Center For Ocean Sciences Education Excellence COSEE Island Earth
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Featured Scientist: Brian Powell - 03.31.2014

Hometown: Born in California, but lived all over the US. I moved to Colorado to attend the University of Colorado at Boulder and stayed for a long time so, I consider that to be my "hometown”.

Occupation: Assistant Professor of Oceanography at the University of Hawai?i

Research Interests: I am interested in a simple question: how predictable is the ocean? As with many simple questions, the answer is complex. To answer the question, I have become interested in the way that different scales of energy in the ocean interact (from planetary to mesoscale to internal waves) and how these interactions influence the way we observe, estimate, and predict the ocean. Finally, if we can do this for the physics, is it then possible for the chemistry and biology?

Interests Growing up: In solitude, I was interested in science and technology. I would build radios, analog devices for early 1980's 8-bit computers, write computer games, and model rocketry. With friends, we would predominantly spend our days exploring Albuquerque, NM on our skateboards.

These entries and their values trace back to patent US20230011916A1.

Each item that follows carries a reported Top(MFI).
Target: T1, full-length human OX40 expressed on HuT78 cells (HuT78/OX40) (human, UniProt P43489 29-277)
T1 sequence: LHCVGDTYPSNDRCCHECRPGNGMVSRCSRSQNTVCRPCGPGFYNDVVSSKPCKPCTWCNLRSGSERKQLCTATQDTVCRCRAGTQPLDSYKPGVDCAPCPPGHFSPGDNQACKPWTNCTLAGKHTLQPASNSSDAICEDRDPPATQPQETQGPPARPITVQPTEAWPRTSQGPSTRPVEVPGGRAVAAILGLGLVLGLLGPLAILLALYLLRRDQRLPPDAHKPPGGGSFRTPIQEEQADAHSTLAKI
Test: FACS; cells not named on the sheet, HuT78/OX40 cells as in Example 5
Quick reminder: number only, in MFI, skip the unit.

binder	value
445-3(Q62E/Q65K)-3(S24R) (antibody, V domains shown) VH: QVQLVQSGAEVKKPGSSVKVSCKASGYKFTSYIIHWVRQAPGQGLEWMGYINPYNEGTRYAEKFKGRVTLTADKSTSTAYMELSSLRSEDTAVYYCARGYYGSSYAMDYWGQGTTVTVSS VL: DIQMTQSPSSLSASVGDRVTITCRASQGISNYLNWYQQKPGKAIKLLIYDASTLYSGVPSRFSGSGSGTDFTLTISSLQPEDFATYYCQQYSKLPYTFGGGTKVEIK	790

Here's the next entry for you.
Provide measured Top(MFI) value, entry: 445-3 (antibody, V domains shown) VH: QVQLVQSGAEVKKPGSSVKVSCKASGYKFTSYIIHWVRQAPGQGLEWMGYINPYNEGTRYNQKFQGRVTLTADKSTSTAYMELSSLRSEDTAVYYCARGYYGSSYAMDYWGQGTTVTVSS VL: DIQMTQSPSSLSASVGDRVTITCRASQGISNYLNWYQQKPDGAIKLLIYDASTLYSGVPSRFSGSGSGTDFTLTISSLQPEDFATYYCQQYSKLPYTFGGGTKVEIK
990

How I got into Marine Science: I was always scientifically inclined, but not towards marine science. As a child, I eagerly watched the development of the Space Shuttle program from Enterprise to the first launch. I went to University to design satellites; however, there I was hired by Dr. Bill Emery (a UH graduate) to work on remote sensing of the ocean and I fell in love with the science of the ocean.

Scientific Mission: My goal is to improve our understanding of how a complex, dynamical system behaves in the short-term. We hope to have ocean forecasts as ubiquitous as for the weather.

Advice for Young Scientists: Two key points: 1) find a seemingly simple questions and don't discard it because it is simple. Your whole career can be shaped around the complexities of simplicity. 2) Modern scientific careers are long arcs of minor success and setback. We compare ourselves to great scientists before us, but most of them labored for years and built the foundations of their great works. Be patient: incrementally, you can become great.

Questions for Brian? Contact him here:

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